The Spark

“The emancipation of the working class will only be achieved by the working class itself.” — Karl Marx

Laws are stacked against GM retirees

Mar 13, 2006

On Monday, March 6, GM retirees brought their case to U.S. District Court in Detroit, Michigan. The retirees are challenging the re-negotiated contract that forces them to pay monthly premiums for their health care, plus co-pays and higher deductibles. All retirees have for many years been guaranteed coverage with premiums fully paid by GM.

The court hearing lasted one day and it was clearly stacked against the retirees. High-priced lawyers for GM and the UAW simply read into the record the cases they had designed and prepared months ago. The lawyers took advantage of a long string of legal rulings and intricate procedures – and the fact that GM doesn’t answer to anyone.

The retired workers and their lawyers were then allowed to state their case. Their testimonies made it very clear that, as one retiree said, “This is shameful. Discriminatory. Illegal.”

The retirees’ attorney pointed out that GM’s case was based on the judge simply accepting whatever GM says, because the actuarial and financial tables they used to concoct their case were kept secret and “... cannot be cross-examined. This violates the normal codes of evidence that lesser mortals than GM are held to.”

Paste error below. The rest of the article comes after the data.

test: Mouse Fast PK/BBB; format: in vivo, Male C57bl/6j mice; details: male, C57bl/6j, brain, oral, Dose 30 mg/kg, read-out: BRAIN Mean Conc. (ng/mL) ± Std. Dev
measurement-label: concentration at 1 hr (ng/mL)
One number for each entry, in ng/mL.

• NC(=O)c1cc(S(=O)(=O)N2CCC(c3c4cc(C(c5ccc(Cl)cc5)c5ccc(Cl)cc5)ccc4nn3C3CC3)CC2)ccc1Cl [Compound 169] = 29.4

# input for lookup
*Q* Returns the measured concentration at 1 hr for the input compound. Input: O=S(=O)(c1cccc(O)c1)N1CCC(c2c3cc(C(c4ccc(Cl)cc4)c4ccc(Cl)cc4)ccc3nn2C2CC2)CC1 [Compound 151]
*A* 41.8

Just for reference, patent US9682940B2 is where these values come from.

The retirees brought documents, UAW statements, and GM statements to prove their retirements were based on a contract for lifetime health insurance “with no cost to you.” One witness had been a union benefits representative for 20 years. He had signed hundreds of retirement contracts together with GM’s representative. He showed his manuals: on retirement you will receive “the same healthcare as active workers at no cost to you for life.”

Retirees told the judge: “If I buy a GM car on a payment plan, and then I run into some financial problems, can I go to GM and make them give me a break?”

A retiree said he had witnessed other years when GM was in financial trouble and in the plant they put “a lock on the purse strings.” Nothing like that is going on in the plants today. “The only urgency is to take from us. The bear is eating the honey made by the worker bees and he won’t stop until it’s gone.”

Another retiree stated, “We sold our youth one hour at a time. Fire the executives who planned this.”

Retirees were not intimidated by the robed judge and the stylish lawyers. One pointed at the GM lawyers and said, “You Rhodes scholars, look at yourselves. Think of your own fathers and grandfathers.” Another said, “Greed is motivating this whole thing. It’s fraud. It’s breach of contract. You all should go hunting with Cheney and see how things turn out down in Texas.”

The last retiree witness told the judge, “If my contract isn’t any good then let me have my job back.”

The judge is to issue his ruling by the end of March. But the judge already told the press, two weeks before the hearing, that he didn’t see how anyone could object to such a “fair and reasonable” deal.

Fair and reasonable? The only fair and reasonable deal is to toss these two-faced double-dealers out on their rear ends.